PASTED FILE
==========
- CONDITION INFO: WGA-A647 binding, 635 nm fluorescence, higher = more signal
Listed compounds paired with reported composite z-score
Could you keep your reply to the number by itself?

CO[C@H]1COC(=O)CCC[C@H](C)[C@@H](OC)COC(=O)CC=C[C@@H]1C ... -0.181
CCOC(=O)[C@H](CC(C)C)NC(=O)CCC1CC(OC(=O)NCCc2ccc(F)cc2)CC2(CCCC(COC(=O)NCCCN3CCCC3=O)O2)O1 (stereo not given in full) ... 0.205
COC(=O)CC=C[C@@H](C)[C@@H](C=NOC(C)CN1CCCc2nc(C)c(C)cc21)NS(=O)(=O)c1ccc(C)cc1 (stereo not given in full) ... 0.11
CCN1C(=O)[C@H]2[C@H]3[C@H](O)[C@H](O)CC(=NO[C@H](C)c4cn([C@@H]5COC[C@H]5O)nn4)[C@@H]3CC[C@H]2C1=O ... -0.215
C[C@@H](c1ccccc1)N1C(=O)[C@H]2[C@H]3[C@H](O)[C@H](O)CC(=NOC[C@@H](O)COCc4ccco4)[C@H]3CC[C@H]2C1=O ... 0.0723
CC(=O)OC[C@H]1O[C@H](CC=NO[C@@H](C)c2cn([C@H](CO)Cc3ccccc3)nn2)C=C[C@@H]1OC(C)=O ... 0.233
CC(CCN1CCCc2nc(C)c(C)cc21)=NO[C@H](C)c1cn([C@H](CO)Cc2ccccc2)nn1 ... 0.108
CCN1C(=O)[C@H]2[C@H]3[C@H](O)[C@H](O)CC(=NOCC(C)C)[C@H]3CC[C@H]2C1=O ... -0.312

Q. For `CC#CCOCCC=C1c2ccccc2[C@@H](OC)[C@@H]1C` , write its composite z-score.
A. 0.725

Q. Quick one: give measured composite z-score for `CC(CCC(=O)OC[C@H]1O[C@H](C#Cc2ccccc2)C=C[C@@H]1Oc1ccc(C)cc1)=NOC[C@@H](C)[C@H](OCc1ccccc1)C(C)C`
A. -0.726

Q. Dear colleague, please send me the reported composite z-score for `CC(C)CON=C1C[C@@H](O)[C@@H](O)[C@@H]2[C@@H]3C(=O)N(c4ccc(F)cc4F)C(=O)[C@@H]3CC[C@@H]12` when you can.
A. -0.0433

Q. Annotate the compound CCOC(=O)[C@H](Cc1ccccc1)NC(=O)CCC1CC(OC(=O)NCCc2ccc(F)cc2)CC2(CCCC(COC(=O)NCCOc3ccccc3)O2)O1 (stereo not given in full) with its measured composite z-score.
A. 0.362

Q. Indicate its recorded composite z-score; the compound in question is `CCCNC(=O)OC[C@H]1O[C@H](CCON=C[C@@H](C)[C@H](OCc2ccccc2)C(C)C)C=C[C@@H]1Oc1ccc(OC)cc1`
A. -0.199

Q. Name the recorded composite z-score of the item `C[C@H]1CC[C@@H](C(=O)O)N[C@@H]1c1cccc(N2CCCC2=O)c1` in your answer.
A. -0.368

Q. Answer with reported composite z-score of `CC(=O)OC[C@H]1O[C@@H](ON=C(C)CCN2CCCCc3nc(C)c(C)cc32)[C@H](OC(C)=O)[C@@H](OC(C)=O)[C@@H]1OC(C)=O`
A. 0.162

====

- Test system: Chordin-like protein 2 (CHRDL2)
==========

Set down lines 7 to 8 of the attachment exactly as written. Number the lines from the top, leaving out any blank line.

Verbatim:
CCN1C(=O)[C@H]2[C@H]3[C@H](O)[C@H](O)CC(=NO[C@H](C)c4cn([C@@H]5COC[C@H]5O)nn4)[C@@H]3CC[C@H]2C1=O ... -0.215
C[C@@H](c1ccccc1)N1C(=O)[C@H]2[C@H]3[C@H](O)[C@H](O)CC(=NOC[C@@H](O)COCc4ccco4)[C@H]3CC[C@H]2C1=O ... 0.0723